Adam Bujairami works for a community-based, not-for-profit humanitarian organisation that helps new Australians find their feet.
Arriving in a new country can be daunting.
New language, new rules, new customs.
Add to this the challenge of being a refugee – coming from a country you may have not wanted to leave, to settle in a completely new place.
For many refugees, community support is key to helping them establish a new life in Australia.
Meet Adam, a Humanitarian Settlement Program (HSP)* Reception Team Leader at Settlement Services International – a community-based, not-for-profit humanitarian organisation that provides a range of services for new arrivals.
Adam’s work, which saw him named Case Worker of the Year at the 2017 Australian Migration and Settlement Awards, makes a real difference for people at a vulnerable stage of their lives.
It’s people like Adam that prove the future is In Good Hands.
Before COVID, you’d often find Adam at Sydney Airport greeting the newest members of Australia’s community – refugees.
His job is to help refugees settle in Australia.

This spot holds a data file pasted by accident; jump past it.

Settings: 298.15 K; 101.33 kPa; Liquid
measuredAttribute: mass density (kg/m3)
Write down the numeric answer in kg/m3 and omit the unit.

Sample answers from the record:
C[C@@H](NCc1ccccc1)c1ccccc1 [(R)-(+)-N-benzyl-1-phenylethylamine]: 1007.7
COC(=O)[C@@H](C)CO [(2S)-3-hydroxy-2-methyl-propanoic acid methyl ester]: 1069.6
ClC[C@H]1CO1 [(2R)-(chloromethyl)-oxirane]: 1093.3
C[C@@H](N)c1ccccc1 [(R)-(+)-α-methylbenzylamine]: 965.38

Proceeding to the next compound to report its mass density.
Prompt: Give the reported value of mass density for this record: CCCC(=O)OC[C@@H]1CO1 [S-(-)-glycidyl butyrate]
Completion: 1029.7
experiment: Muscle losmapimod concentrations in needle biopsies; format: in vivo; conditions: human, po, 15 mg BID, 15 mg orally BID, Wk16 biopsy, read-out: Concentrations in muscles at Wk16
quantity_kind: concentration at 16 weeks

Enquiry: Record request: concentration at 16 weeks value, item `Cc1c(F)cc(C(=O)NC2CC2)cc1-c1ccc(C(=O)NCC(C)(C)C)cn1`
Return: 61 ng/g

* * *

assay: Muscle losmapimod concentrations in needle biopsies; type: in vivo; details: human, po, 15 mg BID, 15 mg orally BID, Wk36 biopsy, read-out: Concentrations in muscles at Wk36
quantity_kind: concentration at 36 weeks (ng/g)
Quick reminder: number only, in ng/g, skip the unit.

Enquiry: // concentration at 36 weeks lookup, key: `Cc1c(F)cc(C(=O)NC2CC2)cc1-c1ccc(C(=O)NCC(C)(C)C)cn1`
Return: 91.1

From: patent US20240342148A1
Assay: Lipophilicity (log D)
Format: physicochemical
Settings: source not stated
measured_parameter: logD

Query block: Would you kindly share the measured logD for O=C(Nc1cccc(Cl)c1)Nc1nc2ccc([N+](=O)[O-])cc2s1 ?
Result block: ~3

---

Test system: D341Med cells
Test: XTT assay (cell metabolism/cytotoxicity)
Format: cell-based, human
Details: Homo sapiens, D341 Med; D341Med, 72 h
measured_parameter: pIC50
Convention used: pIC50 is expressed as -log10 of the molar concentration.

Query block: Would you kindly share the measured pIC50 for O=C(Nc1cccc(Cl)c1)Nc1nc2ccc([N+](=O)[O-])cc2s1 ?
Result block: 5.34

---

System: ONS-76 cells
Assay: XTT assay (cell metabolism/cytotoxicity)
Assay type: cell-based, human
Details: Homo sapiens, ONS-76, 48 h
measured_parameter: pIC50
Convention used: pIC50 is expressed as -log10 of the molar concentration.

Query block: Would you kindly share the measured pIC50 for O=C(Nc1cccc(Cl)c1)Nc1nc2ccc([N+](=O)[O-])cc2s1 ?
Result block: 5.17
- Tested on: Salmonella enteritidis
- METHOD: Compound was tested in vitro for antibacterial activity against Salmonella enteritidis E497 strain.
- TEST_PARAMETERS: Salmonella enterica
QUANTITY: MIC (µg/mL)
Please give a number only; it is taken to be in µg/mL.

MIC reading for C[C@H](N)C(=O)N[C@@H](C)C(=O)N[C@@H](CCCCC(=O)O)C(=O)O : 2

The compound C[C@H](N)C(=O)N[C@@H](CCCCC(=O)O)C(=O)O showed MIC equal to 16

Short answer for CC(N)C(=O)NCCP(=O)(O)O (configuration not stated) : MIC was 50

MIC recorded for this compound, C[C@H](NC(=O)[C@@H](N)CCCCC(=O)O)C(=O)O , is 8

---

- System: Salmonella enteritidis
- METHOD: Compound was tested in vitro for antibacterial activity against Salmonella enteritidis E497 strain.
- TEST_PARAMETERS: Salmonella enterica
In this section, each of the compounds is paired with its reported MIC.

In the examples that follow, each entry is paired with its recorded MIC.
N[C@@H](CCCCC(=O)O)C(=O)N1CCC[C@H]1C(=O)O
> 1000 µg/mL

This includes setting up short-term accommodation and essential services.
“My team provides them with a basic needs package, which includes vegetables, fruits a mobile phone and all sorts of things they need for the first week of arrival,” Adam says.
By doing this, Adam and the team are able to support refugees in taking their first steps towards independence.
What sets Adam apart is his reliability and hard work, and the human touch he displays in his work.
Part of this is driven by experience – Adam is a former refugee himself.
He still remembers the first person who greeted him on arrival in Australia, so he tries to ensure new Australians get the same warm welcome he received.
“I don’t remember his name but I remember the way he welcomed me; how polite and lovely he was; how he made me feel welcome; and I feel I do this for our clients too. A lot of clients are happy and get in touch with me afterwards,” he says.
This sets the tone for their welcome in Australia and helps forge long-term connections in the community.
For Adam, it’s all about providing assistance to those who need it.
“Now I walk into Fairfield and everyone knows me because they always remember the first face they see. No matter what we provide them on arrival, they’re just happy to arrive in this country. They’re happy, they’re excited, they’re over the moon to arrive here,” he says.
“I make them happy, they make me happy. It’s an interesting job. It’s really exciting for me when I wake up in the morning and go to the airport and pick them up. I do love it. I love what I do.”
Do you have a story of someone working hard for the community? Let us know. We want to hear your story.
*The HSP is funded by the Australian Government Department of Home Affairs. Go to www.homeaffairs.gov.au for further information